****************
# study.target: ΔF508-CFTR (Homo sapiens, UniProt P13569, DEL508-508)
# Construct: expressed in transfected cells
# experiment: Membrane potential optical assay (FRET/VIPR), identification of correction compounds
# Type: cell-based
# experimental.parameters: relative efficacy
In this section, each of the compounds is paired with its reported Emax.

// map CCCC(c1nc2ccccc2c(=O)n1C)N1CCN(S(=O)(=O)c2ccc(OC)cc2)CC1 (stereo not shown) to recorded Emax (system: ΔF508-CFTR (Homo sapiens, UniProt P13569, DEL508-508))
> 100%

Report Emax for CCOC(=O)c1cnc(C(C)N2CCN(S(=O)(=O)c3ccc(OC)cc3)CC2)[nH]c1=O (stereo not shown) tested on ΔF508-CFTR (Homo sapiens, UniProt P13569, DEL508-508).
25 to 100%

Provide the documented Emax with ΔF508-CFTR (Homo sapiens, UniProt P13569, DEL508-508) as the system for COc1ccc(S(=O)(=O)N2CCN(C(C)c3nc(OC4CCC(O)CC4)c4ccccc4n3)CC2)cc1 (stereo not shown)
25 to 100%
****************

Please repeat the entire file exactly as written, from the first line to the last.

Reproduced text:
# study.target: ΔF508-CFTR (Homo sapiens, UniProt P13569, DEL508-508)
# Construct: expressed in transfected cells
# experiment: Membrane potential optical assay (FRET/VIPR), identification of correction compounds
# Type: cell-based
# experimental.parameters: relative efficacy
In this section, each of the compounds is paired with its reported Emax.

// map CCCC(c1nc2ccccc2c(=O)n1C)N1CCN(S(=O)(=O)c2ccc(OC)cc2)CC1 (stereo not shown) to recorded Emax (system: ΔF508-CFTR (Homo sapiens, UniProt P13569, DEL508-508))
> 100%

Report Emax for CCOC(=O)c1cnc(C(C)N2CCN(S(=O)(=O)c3ccc(OC)cc3)CC2)[nH]c1=O (stereo not shown) tested on ΔF508-CFTR (Homo sapiens, UniProt P13569, DEL508-508).
25 to 100%

Provide the documented Emax with ΔF508-CFTR (Homo sapiens, UniProt P13569, DEL508-508) as the system for COc1ccc(S(=O)(=O)N2CCN(C(C)c3nc(OC4CCC(O)CC4)c4ccccc4n3)CC2)cc1 (stereo not shown)
25 to 100%